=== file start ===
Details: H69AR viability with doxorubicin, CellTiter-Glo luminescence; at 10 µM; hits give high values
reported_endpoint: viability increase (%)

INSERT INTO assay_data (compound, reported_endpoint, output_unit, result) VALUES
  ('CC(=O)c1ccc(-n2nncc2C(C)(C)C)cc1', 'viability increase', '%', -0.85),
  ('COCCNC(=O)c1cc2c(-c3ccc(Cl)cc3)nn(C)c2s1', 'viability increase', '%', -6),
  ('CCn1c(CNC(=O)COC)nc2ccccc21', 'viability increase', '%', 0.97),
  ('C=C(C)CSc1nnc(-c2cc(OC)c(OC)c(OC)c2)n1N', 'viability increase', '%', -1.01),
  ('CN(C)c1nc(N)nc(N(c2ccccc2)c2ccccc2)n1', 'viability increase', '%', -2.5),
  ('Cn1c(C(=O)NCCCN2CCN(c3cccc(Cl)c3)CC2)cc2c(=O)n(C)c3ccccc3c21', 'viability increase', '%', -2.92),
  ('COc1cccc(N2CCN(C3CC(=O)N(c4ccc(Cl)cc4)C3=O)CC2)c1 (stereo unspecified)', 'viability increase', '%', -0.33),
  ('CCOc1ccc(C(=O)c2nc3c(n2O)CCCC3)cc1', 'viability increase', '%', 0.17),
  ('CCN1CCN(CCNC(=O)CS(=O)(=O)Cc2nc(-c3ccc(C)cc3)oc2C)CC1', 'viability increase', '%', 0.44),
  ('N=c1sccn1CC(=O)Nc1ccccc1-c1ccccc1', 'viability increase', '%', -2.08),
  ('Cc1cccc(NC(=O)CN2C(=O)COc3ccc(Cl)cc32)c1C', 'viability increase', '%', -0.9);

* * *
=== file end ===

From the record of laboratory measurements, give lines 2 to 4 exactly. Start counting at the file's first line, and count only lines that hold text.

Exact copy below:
reported_endpoint: viability increase (%)

INSERT INTO assay_data (compound, reported_endpoint, output_unit, result) VALUES
  ('CC(=O)c1ccc(-n2nncc2C(C)(C)C)cc1', 'viability increase', '%', -0.85),